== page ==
#6 Enhances Bodybuilding Performance

intermittent fasting health benefits

The intermittent fasting benefits for bodybuilding can apply to both training bodybuilders or casual gym-goers who are looking to get into shape, though it is worth noting that it may not apply as much to those competing, as that usually entails regular eating periods every 2-4 hours.

The benefits of intermittent fasting for bodybuilding come off the back of the more physical benefits in this list. For example, through its proven advantages in decreasing cholesterol, increasing the human growth hormone, reducing inflammation and increasing fat loss, these all play a major role in athletic and bodybuilding performance, therefore it has an indirect knock on effect in positively impacting bodybuilders.

Additionally, as one of the primary benefits of intermittent fasting is fat loss, which it achieves through reduced calorie intake, this provides a major advantage in the bodybuilding industry, particularly in those competing. 

Fat loss is what will allow bodybuilding competitors to achieve the defined, vascular physique needed in competitions.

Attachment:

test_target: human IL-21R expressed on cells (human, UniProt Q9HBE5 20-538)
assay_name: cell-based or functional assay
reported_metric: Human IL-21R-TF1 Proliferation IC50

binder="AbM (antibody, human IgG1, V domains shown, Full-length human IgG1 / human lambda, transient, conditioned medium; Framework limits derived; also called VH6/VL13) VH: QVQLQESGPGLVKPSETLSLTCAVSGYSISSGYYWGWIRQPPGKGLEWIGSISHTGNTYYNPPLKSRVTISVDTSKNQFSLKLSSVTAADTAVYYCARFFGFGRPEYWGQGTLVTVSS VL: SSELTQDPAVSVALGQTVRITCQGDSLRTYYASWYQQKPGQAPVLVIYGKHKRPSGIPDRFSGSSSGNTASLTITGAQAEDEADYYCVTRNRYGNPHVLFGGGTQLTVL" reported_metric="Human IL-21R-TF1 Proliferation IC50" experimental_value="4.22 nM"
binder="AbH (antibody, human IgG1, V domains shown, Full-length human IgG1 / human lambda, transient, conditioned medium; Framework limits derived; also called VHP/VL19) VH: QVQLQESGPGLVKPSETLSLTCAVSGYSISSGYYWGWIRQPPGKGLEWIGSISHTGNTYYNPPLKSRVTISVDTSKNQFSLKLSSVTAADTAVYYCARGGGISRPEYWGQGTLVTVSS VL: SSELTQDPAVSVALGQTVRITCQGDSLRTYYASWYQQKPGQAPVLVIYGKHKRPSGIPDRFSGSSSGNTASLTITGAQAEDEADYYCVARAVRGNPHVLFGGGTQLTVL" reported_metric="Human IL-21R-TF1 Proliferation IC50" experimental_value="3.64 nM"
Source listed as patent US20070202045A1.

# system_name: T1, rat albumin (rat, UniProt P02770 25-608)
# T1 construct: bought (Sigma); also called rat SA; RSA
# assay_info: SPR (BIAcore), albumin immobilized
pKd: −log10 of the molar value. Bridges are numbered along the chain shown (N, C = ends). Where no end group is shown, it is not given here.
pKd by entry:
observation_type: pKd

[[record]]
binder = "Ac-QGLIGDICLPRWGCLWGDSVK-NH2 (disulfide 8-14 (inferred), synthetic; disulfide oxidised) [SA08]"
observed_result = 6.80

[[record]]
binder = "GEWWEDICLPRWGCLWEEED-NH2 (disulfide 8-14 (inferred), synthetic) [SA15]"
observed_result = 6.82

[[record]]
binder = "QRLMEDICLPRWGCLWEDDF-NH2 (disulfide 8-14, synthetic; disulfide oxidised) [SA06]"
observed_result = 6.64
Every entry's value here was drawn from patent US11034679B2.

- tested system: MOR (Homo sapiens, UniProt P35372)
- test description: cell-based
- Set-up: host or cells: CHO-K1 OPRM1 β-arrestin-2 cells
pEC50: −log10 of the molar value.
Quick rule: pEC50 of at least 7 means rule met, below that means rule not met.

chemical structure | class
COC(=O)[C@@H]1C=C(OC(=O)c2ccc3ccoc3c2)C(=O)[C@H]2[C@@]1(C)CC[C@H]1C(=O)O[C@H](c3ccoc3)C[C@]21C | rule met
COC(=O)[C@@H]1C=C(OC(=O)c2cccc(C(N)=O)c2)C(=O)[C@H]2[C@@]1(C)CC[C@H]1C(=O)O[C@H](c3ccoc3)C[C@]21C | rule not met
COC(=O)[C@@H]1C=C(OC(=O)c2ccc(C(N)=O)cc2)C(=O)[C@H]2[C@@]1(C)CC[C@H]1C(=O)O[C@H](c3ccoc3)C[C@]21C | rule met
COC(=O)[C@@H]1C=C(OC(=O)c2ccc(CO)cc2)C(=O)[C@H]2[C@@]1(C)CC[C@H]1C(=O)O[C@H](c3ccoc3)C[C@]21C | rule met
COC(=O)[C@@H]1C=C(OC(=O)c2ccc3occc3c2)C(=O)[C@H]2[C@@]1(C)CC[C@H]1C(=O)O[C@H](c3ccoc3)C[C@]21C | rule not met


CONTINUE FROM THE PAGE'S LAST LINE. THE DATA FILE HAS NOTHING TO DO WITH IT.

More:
You may also want to check out the benefits of beta-alanine, as they're a highly praised supplement within the bodybuilding industry.

While the verdict is still out on the intermittent fasting health benefits for bodybuilders, it holds a great reputation amongst the community regardless of the little scientific evidence.

#7 Lowers Risk of Type 2 Diabetes

12 benefits of intermittent fasting

Some diabetes charities and organisations suggest that intermittent fasting, specifically the 5:2 method, is effective in managing type 2 diabetes. Whilst intermittent fasting certainly is not a cure for diabetes and should always be approached with relative caution, there are some promising studies for this method to help manage the condition.